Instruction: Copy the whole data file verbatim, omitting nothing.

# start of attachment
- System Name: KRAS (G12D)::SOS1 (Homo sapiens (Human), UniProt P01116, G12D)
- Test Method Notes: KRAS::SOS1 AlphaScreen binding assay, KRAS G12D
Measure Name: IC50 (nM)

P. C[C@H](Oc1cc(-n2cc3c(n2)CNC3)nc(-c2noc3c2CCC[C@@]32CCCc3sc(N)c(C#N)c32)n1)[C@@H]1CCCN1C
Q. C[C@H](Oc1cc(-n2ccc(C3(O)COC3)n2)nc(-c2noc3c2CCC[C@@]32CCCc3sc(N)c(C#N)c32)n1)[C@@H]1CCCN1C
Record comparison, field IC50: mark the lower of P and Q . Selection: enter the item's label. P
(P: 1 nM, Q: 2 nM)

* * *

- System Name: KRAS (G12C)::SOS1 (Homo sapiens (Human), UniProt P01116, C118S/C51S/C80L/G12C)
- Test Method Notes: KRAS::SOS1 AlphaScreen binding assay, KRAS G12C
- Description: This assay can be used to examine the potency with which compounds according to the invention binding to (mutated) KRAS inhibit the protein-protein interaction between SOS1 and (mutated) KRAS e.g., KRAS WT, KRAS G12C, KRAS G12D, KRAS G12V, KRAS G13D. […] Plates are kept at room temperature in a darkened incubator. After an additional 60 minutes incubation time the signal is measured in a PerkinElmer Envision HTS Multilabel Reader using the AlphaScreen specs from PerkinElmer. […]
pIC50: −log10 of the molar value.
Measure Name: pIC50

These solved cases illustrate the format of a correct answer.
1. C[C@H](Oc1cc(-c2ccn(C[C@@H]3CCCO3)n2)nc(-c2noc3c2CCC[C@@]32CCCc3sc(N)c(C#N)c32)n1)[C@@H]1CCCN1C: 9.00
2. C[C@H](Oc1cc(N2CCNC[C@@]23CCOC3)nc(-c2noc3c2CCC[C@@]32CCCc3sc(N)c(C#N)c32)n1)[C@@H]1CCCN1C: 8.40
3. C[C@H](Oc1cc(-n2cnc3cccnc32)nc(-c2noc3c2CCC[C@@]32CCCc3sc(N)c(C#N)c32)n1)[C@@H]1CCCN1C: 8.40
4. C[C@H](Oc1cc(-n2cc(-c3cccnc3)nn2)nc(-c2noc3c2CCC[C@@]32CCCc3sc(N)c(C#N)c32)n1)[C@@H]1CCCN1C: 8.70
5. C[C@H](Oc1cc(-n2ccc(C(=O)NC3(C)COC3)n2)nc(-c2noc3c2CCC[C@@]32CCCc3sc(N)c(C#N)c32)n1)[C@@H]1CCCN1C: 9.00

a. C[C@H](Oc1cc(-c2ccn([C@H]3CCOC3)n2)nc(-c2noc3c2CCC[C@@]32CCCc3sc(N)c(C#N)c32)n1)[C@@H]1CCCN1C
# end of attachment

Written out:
- System Name: KRAS (G12D)::SOS1 (Homo sapiens (Human), UniProt P01116, G12D)
- Test Method Notes: KRAS::SOS1 AlphaScreen binding assay, KRAS G12D
Measure Name: IC50 (nM)

P. C[C@H](Oc1cc(-n2cc3c(n2)CNC3)nc(-c2noc3c2CCC[C@@]32CCCc3sc(N)c(C#N)c32)n1)[C@@H]1CCCN1C
Q. C[C@H](Oc1cc(-n2ccc(C3(O)COC3)n2)nc(-c2noc3c2CCC[C@@]32CCCc3sc(N)c(C#N)c32)n1)[C@@H]1CCCN1C
Record comparison, field IC50: mark the lower of P and Q . Selection: enter the item's label. P
(P: 1 nM, Q: 2 nM)

* * *

- System Name: KRAS (G12C)::SOS1 (Homo sapiens (Human), UniProt P01116, C118S/C51S/C80L/G12C)
- Test Method Notes: KRAS::SOS1 AlphaScreen binding assay, KRAS G12C
- Description: This assay can be used to examine the potency with which compounds according to the invention binding to (mutated) KRAS inhibit the protein-protein interaction between SOS1 and (mutated) KRAS e.g., KRAS WT, KRAS G12C, KRAS G12D, KRAS G12V, KRAS G13D. […] Plates are kept at room temperature in a darkened incubator. After an additional 60 minutes incubation time the signal is measured in a PerkinElmer Envision HTS Multilabel Reader using the AlphaScreen specs from PerkinElmer. […]
pIC50: −log10 of the molar value.
Measure Name: pIC50

These solved cases illustrate the format of a correct answer.
1. C[C@H](Oc1cc(-c2ccn(C[C@@H]3CCCO3)n2)nc(-c2noc3c2CCC[C@@]32CCCc3sc(N)c(C#N)c32)n1)[C@@H]1CCCN1C: 9.00
2. C[C@H](Oc1cc(N2CCNC[C@@]23CCOC3)nc(-c2noc3c2CCC[C@@]32CCCc3sc(N)c(C#N)c32)n1)[C@@H]1CCCN1C: 8.40
3. C[C@H](Oc1cc(-n2cnc3cccnc32)nc(-c2noc3c2CCC[C@@]32CCCc3sc(N)c(C#N)c32)n1)[C@@H]1CCCN1C: 8.40
4. C[C@H](Oc1cc(-n2cc(-c3cccnc3)nn2)nc(-c2noc3c2CCC[C@@]32CCCc3sc(N)c(C#N)c32)n1)[C@@H]1CCCN1C: 8.70
5. C[C@H](Oc1cc(-n2ccc(C(=O)NC3(C)COC3)n2)nc(-c2noc3c2CCC[C@@]32CCCc3sc(N)c(C#N)c32)n1)[C@@H]1CCCN1C: 9.00

a. C[C@H](Oc1cc(-c2ccn([C@H]3CCOC3)n2)nc(-c2noc3c2CCC[C@@]32CCCc3sc(N)c(C#N)c32)n1)[C@@H]1CCCN1C